India is the second-largest producer of rice after China and also the largest exporter of rice in the world. Production of rice in the country increased from 53.6 million tons in FY 1980 to 120 million tons in FY2020-21. India has exported rice valued at nearly 653 billion Indian rupees in the fiscal year 2021. This figure is significantly higher than the previous year’s export which had amounted to over 454 billion Indian rupees.
More and more buyers are queuing up for Indian rice and even moderate estimates are bringing hope to lots of rice exporters. In this year, buyers from South America have started enquiring about Indian rice and the prospects for export of both basmati and non-basmati rice is looking good.
Import inquiries from South America:
Indian Basmati rice exporters are getting flooded with import inquiries from buyers from the region, which is happening for the first time. Consignments are expected to leave Indian ports in December. The export of both basmati and non-basmati rice is expected to increase to 16 and 17 million tons in 2021 as against last year’s 9.48 million tons.
This new market will more than makeup for the loss of the rice market in Iran due to nonpayment issues. Iran was one of the major destinations for Indian rice; however, payments became irregular after the US imposed sanctions on Iran and there were delays while receiving the same from buyers in the country.
Strong trade ties with Brazil:
Brazil is all set to start importing rice from India in 2021 after agriculture and farmer welfare ministers of the two countries resolved to strengthen their bilateral trade and cooperation in different sectors. Both the countries are dealing with similar issues having significant populations dependent on agriculture. The Brazilian economy is dominated by a large number of small farmers without access to markets and facing a lack of innovation in farming methods. India is expected to benefit from exporting rice to Brazil; Brazil on its part has decided to make efforts to remove bottlenecks coming in the way of bilateral trade.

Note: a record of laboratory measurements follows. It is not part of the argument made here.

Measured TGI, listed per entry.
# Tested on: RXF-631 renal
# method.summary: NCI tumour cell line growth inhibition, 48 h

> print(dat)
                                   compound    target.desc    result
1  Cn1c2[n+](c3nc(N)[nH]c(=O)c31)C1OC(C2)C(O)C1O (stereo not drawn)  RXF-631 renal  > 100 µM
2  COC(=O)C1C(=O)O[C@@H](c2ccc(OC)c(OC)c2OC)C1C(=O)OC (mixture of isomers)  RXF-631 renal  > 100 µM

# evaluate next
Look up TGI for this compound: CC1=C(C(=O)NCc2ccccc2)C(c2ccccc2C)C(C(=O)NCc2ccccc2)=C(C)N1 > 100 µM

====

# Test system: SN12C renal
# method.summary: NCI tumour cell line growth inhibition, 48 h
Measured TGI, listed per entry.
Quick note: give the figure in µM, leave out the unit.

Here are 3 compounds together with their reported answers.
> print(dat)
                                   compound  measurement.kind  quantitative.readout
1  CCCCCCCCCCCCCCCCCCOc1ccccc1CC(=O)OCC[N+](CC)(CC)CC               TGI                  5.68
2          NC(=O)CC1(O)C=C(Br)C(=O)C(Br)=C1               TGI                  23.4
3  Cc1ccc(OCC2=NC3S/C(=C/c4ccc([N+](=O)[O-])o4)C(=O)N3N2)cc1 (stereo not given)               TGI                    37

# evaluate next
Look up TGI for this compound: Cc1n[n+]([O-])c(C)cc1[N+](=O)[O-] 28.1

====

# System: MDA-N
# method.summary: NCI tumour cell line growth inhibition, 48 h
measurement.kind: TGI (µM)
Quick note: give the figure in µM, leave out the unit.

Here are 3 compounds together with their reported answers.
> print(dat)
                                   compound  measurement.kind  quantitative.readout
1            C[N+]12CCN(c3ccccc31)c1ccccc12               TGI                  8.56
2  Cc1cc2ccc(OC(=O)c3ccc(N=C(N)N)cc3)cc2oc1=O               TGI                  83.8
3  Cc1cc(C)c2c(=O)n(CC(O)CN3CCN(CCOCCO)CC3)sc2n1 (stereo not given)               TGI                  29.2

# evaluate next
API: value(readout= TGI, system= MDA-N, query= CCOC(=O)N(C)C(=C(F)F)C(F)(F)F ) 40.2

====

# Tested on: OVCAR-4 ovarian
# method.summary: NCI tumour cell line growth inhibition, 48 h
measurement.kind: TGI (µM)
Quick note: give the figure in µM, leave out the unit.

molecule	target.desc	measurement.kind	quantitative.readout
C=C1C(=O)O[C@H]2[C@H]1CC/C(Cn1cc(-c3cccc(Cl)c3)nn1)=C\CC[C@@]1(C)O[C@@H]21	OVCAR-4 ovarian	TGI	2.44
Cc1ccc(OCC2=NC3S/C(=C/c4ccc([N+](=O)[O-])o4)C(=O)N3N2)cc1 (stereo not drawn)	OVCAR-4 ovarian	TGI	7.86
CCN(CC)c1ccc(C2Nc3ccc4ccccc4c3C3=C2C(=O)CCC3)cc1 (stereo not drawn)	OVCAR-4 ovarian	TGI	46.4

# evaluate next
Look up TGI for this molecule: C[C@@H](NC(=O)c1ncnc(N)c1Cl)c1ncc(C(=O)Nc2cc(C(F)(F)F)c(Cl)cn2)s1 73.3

A Brazilian delegation had interacted with Indian Government Representatives and discussed bilateral trade in January 2020. The official release after the minister’s meeting revealed Brazil’s willingness to import rice and wheat from India. The two countries have a lot in common and mutual cooperation can help them achieve their aspirations and deal with development challenges.
Imports from China further add up the numbers:
By the end of December 2020, China has started importing rice from India first time in three decades. Rice is the staple food in China and the country is looking towards new markets to meet increasing demand. This happened even as the political tensions between the two neighbors deteriorated during that time.
Till recently, China had not been importing rice from India citing quality issues. It was sourced from Pakistan, Thailand, Vietnam, and Myanmar. However, it started looking at Indian suppliers due to limited supply and an increased price of the grain.
As of now, the picture is a bit different. India has emerged to be the top rice supplier to China between January and August 2021. Indian rice made up 23 percent of total imports by Beijing during the period.
This move was due to floods destroying some 13 million acres of agricultural land in July 2020. Then the African flu in pigs led to a shortage of pork and a corresponding increase in the price of pork. This in turn increased food prices, and the country started a global hunt for grains. As it is, China faces the daunting task of feeding 22 percent of the world population with only 7 percent of arable land.